Students not only perform in the show, but work on the backstage crew, in the lightbooth and do publicity. The poster for the show was designed by St. Joseph junior Aislinn Boggan. The show opens Friday, Nov. 2, at 7 p.m. with a second show Saturday, Nov. 3, at 7 p.m. and a closing matinee show Sunday, Nov. 4, at 2 p.m. Tickets can be purchased from https://www.stjoebruins.com/.
Rehearse, St. Joseph fall production, ‘The Curious Savage.’ (Photo courtesy of Joy Dodson)
JACKSON – On Wednesday, Sept. 12, St. Richard School participated in a 70-year old Catholic tradition by blessing and praying for first responders at a “Blue Mass.” Above, local officers, deputies, paramedics and firefighters receive their blessing. At right, fourth-grader Aiden Wheatley reads scriptures at Mass. After Mass, the Knights of Columbus provided a breakfast for the guests.(Photos by Wendi Shearer)
JONESTOWN – A gospel choir sang, prayers were shared and friendships were reaffirmed in a ceremony on May 24 to transfer the sponsorship of the Jonestown Family Center (JFC) from the Sisters of the Holy Names of Jesus and Mary to But God Ministries (BGM).
JONESTOWN – The Jonestown Family Center, pictured in Dec. 2016, is now under the care of But God Ministries. The Holy Name Sisters returned this summer to bless the new arrangement. (Mississippi Catholic file photo)
Holy Names Sisters Mary Ellen Holohan, Kathleen Hilton, Peggy Kennedy, Cathy Leamy, Kay Burton, Teresa Shields, and Maureen Delaney traveled to Jonestown and presented a framed blessing to BGM. About 80 people from the town gathered on the lawn in front of the center for the ceremony of transition. Sister Maureen gave the blessing while the other Sisters joined in prayers to support continued ministries to the people of Jonestown.
Sister Teresa related the history of the JFC, Sister Peggy thanked the JFC Board – which she has chaired for the past 10 years – and the board members all received gift cups made by Sister Kathryn Knoll with their names and the JFC logo on them.
Stan Buckley, the founder and executive director of BGM, said he believes God led him to Jonestown and Sister Teresa. He and his organization feel honored to carry on the ministry that ties in so well with the goals and values of BGM.
BGM has already constructed a new building in Jonestown called the Hope Center, which will house volunteer mission teams as well as providing office and meeting space. BGM volunteer crews have undertaken other projects in Jonestown including painting a local restaurant, establishing a dental office and building houses using the Habitat for Humanity model. Information about BGN can be found at www.butgodministries.com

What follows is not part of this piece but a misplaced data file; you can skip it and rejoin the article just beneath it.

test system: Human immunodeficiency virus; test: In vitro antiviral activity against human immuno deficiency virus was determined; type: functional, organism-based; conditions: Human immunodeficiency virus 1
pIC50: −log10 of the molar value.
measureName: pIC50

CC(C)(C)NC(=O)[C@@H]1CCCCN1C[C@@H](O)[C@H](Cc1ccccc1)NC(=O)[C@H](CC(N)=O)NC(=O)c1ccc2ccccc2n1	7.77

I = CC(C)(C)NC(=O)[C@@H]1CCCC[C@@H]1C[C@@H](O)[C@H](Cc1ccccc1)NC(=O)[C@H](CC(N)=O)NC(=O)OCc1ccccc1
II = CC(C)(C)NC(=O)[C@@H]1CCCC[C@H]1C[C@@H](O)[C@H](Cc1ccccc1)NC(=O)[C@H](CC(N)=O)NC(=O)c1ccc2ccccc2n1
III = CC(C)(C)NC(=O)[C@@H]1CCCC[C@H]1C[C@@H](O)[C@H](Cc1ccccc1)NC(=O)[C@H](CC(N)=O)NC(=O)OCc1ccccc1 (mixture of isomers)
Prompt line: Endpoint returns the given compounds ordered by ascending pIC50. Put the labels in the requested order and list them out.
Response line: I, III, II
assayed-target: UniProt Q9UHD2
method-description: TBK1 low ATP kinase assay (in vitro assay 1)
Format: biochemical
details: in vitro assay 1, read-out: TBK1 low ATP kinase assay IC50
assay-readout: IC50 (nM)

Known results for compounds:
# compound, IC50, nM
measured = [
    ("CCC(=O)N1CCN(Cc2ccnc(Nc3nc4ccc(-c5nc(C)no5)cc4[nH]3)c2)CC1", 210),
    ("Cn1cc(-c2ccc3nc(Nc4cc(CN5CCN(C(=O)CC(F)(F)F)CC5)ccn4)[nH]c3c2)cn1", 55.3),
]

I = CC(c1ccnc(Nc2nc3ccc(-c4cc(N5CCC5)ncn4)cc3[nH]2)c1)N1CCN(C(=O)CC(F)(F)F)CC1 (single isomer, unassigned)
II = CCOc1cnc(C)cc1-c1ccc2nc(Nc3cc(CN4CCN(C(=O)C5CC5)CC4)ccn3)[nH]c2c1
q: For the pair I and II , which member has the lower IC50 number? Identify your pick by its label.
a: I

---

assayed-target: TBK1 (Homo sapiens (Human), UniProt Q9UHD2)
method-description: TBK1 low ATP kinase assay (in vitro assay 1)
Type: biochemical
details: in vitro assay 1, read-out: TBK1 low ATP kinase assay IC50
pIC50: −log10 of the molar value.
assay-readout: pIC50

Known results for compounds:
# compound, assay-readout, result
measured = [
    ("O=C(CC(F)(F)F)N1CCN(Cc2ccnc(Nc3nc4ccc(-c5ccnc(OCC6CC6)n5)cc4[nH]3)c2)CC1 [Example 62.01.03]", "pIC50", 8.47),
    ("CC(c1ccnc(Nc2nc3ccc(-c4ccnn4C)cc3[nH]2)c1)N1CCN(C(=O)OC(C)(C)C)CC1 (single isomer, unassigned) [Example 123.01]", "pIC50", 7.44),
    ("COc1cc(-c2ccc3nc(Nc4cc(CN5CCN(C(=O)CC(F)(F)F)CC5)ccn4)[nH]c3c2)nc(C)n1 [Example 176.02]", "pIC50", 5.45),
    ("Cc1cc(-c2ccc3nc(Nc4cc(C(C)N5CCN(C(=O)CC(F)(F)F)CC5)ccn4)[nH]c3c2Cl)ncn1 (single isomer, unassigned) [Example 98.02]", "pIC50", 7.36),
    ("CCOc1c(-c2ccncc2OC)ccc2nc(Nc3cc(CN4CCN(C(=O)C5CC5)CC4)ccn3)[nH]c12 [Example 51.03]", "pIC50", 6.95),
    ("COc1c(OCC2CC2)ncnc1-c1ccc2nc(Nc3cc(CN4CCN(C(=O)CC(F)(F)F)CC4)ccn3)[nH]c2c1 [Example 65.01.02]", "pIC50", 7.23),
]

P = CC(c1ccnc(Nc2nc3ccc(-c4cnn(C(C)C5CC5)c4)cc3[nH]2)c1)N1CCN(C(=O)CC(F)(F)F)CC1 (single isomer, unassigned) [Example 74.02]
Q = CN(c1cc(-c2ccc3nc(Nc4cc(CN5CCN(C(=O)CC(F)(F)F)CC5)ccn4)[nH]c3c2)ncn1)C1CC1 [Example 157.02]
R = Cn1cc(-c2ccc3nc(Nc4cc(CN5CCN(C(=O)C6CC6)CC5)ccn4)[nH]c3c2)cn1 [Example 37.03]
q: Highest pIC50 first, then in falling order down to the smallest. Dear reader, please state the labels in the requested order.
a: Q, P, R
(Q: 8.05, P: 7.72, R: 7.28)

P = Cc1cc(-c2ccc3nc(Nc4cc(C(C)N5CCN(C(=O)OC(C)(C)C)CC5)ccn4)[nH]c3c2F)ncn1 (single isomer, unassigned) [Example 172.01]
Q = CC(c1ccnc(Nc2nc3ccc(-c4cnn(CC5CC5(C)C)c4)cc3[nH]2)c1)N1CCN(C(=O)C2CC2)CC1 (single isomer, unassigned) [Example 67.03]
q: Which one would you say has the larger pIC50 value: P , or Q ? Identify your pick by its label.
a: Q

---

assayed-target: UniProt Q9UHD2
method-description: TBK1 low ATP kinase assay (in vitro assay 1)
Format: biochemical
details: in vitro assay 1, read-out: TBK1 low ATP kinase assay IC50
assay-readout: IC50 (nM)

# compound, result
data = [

Jonestown Durocher Service Development, founded by Sister Kay Burton, will continue to operate, and Sister Kay welcomes the presence of BGM.
After 30 years of ministry in Mississippi, the Holy Names Sisters will remain connected to the people of Jonestown and will support them through their prayers, as well as their presence whenever possible.
The text of the blessing from the Sisters reads:
A Blessing from the Sisters of the Holy Names For All The Days to Come
God surprises us with new life and abundance. May the days to come never cease to surprise you.
We trust the loving grace that frees the oppressed and restores justice. May the days to come amaze you with the wondrous changes that God’s love makes possible.
The faith that empowered and sustained the Sisters of the Holy Names in this place is your inheritance in the days to come.
In the holy names of Jesus and Mary, we bless all who minister among the people of Jonestown, Mississippi for all the days to come.
(Submitted by Jennifer Brandlon, director of communications and administrative services for the Sisters of the Holy Names of Jesus and Mary.)
MERIDIAN – A volunteer helps St. Patrick School student John Henry Wilkinson play one of the many games at Irish Fest. The annual event was held on Saturday, April 21. Students and community members could “dunk” their pastor, play games and enjoy a day together. (Photos by Helen Reynolds)
Photos by Helen Reynolds)
GREENVILLE – Saint Joseph school Presented “You’re a Good Man, Charlie Brown” April 25-29. Charles Schulz’s beloved comic became a broadway musical written by Clark Gesner. Two casts of students alternated at performances, bringing the whole gang from the comics to life: bossy Lucy was hopelessly in love with piano prodigy Schroeder; perfectionist Sally mocking blanket-toting Linus; Snoopy was in the doghouse, and “blockhead,” himself, Charlie Brown. In photo above, Linus, played by J.R. Duncan, extolls the virtues of his beloved security blanket. The cast also included Zack Woodard as Charlie Brown, Olivia DeAngelo (pictured) and Cecilia Azar, both playing Snoopy, Rebecca Jones (pictured) and Gracie McGaugh as Sally, Carsen Mansour( pictured) and Sarah Tonos as Lucy and Ethan Morales as Woodstock. (Photos by Missi Blackstock)
Photos by Missi Blackstock